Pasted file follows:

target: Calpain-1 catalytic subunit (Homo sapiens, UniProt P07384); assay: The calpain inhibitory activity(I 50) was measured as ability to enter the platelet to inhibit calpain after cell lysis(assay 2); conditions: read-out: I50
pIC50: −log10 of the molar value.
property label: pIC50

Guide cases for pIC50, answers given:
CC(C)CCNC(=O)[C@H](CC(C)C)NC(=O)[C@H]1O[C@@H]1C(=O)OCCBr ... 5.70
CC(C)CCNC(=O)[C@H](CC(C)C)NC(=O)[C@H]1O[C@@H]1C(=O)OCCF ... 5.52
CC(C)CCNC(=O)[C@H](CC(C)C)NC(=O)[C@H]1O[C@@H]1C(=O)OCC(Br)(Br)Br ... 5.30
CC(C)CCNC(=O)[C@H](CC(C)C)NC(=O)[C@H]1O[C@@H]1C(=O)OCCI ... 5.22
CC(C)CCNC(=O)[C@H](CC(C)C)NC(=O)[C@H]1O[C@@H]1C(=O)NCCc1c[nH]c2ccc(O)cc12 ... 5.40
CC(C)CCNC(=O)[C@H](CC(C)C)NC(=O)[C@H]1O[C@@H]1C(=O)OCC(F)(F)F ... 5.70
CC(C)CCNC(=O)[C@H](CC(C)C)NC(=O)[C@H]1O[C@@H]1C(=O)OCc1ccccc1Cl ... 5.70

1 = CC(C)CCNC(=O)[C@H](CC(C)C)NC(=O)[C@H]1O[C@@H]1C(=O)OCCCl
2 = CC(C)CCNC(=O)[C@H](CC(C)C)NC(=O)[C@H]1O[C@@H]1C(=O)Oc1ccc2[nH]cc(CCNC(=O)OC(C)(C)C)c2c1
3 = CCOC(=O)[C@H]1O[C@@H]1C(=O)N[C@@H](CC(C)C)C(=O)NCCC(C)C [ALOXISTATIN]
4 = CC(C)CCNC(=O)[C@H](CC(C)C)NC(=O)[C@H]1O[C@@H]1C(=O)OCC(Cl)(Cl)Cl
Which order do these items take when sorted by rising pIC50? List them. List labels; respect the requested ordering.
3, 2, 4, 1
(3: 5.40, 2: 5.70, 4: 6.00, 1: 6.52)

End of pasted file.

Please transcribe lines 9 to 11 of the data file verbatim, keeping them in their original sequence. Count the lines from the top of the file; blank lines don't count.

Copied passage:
CC(C)CCNC(=O)[C@H](CC(C)C)NC(=O)[C@H]1O[C@@H]1C(=O)NCCc1c[nH]c2ccc(O)cc12 ... 5.40
CC(C)CCNC(=O)[C@H](CC(C)C)NC(=O)[C@H]1O[C@@H]1C(=O)OCC(F)(F)F ... 5.70
CC(C)CCNC(=O)[C@H](CC(C)C)NC(=O)[C@H]1O[C@@H]1C(=O)OCc1ccccc1Cl ... 5.70